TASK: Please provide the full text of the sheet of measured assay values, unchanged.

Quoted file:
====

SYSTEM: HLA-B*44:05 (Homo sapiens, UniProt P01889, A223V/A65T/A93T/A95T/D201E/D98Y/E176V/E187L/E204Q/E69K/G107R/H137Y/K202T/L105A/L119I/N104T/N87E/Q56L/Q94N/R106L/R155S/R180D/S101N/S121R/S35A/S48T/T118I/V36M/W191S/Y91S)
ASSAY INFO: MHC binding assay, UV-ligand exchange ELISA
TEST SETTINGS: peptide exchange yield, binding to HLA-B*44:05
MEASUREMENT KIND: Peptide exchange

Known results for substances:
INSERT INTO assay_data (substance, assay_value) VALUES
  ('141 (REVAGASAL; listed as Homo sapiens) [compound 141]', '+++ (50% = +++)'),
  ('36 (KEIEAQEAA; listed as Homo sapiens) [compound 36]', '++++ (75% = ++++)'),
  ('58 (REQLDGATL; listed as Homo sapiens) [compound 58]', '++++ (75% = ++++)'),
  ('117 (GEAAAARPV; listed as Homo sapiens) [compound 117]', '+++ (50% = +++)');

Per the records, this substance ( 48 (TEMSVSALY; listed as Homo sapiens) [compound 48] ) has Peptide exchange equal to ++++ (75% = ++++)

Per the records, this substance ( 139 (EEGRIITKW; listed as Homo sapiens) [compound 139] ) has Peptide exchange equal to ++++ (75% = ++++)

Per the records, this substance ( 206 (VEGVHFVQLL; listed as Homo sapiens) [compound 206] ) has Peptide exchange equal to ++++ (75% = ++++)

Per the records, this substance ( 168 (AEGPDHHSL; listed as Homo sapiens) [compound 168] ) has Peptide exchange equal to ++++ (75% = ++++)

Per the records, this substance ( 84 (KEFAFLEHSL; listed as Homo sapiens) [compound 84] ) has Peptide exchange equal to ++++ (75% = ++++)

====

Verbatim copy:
SYSTEM: HLA-B*44:05 (Homo sapiens, UniProt P01889, A223V/A65T/A93T/A95T/D201E/D98Y/E176V/E187L/E204Q/E69K/G107R/H137Y/K202T/L105A/L119I/N104T/N87E/Q56L/Q94N/R106L/R155S/R180D/S101N/S121R/S35A/S48T/T118I/V36M/W191S/Y91S)
ASSAY INFO: MHC binding assay, UV-ligand exchange ELISA
TEST SETTINGS: peptide exchange yield, binding to HLA-B*44:05
MEASUREMENT KIND: Peptide exchange

Known results for substances:
INSERT INTO assay_data (substance, assay_value) VALUES
  ('141 (REVAGASAL; listed as Homo sapiens) [compound 141]', '+++ (50% = +++)'),
  ('36 (KEIEAQEAA; listed as Homo sapiens) [compound 36]', '++++ (75% = ++++)'),
  ('58 (REQLDGATL; listed as Homo sapiens) [compound 58]', '++++ (75% = ++++)'),
  ('117 (GEAAAARPV; listed as Homo sapiens) [compound 117]', '+++ (50% = +++)');

Per the records, this substance ( 48 (TEMSVSALY; listed as Homo sapiens) [compound 48] ) has Peptide exchange equal to ++++ (75% = ++++)

Per the records, this substance ( 139 (EEGRIITKW; listed as Homo sapiens) [compound 139] ) has Peptide exchange equal to ++++ (75% = ++++)

Per the records, this substance ( 206 (VEGVHFVQLL; listed as Homo sapiens) [compound 206] ) has Peptide exchange equal to ++++ (75% = ++++)

Per the records, this substance ( 168 (AEGPDHHSL; listed as Homo sapiens) [compound 168] ) has Peptide exchange equal to ++++ (75% = ++++)

Per the records, this substance ( 84 (KEFAFLEHSL; listed as Homo sapiens) [compound 84] ) has Peptide exchange equal to ++++ (75% = ++++)